Magnetic Proximity Light
This is a very simple circuit that uses an external magnetic proximity switch to activate an LED. It was designed to light up the inside of a mailbox when the door is opened (Mailbox Light). It would be ideal to simply use the switch to turn the LED on and off, but the switch functionality needs to be inverted or the light will turn off when the door is opened (not useful).
The magnetic proximity switch that I designed this for was part of a wireless window/door alarm module from Electronic Goldmine. The switch is normally open and closes when the magnet is nearby. A pulldown resistor is used to define the voltage on the transistor base. When the switch is open, 0V is on the PNP transistor base which activates it. With the switch closed, 9V is applied to the base which turns off the transistor. This arrangement turns the light on when the magnet is removed from the switch (useful).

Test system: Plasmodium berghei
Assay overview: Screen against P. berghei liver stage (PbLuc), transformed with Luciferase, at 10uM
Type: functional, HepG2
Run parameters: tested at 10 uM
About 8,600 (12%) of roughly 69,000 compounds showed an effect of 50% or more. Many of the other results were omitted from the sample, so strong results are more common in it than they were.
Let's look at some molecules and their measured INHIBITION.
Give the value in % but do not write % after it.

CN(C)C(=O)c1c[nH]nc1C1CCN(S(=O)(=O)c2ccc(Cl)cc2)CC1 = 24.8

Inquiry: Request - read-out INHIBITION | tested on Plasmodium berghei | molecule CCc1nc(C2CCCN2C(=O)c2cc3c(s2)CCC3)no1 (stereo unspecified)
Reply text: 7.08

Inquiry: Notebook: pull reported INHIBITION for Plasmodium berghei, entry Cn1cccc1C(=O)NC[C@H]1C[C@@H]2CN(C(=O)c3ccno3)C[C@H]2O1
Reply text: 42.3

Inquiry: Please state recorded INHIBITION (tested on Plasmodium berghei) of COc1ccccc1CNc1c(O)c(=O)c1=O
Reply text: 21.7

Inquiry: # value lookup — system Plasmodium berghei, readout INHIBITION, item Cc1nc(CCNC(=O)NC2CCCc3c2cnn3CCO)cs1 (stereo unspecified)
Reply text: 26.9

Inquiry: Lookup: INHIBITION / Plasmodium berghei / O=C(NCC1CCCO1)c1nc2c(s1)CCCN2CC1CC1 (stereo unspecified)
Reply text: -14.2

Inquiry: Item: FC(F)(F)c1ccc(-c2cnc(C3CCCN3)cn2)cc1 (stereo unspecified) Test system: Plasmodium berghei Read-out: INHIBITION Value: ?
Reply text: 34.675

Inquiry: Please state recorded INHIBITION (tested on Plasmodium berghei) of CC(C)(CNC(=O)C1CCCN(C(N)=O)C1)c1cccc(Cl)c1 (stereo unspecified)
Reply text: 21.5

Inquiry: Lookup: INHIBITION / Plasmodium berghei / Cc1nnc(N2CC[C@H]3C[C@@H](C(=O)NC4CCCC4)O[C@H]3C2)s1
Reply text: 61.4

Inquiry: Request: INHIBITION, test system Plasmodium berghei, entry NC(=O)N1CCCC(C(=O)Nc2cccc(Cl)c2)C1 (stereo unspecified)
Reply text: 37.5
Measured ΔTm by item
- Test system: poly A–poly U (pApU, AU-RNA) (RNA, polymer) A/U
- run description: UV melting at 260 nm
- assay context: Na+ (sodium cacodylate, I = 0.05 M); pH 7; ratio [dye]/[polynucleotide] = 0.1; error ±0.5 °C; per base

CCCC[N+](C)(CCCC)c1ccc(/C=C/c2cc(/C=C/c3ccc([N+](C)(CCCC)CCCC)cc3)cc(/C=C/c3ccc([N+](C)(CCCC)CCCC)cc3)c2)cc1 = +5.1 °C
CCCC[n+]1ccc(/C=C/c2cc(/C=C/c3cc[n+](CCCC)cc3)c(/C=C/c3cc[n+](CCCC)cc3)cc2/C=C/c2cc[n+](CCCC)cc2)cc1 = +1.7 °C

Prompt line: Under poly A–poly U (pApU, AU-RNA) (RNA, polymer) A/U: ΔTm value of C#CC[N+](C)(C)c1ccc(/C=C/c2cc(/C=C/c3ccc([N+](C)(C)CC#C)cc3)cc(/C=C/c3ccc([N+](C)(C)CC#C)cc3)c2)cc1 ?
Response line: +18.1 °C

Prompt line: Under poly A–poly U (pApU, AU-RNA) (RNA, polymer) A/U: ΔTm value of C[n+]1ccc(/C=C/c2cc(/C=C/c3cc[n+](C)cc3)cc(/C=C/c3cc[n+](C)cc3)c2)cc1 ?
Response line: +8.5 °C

Since the switch closes when the magnet is nearby, there will be a small current flowing through the 100K pulldown resistor when the light is off. Current was measured at 0.08mA with the light off and 5.3mA when it was on. With these currents a 9V battery should last for weeks to months depending on use.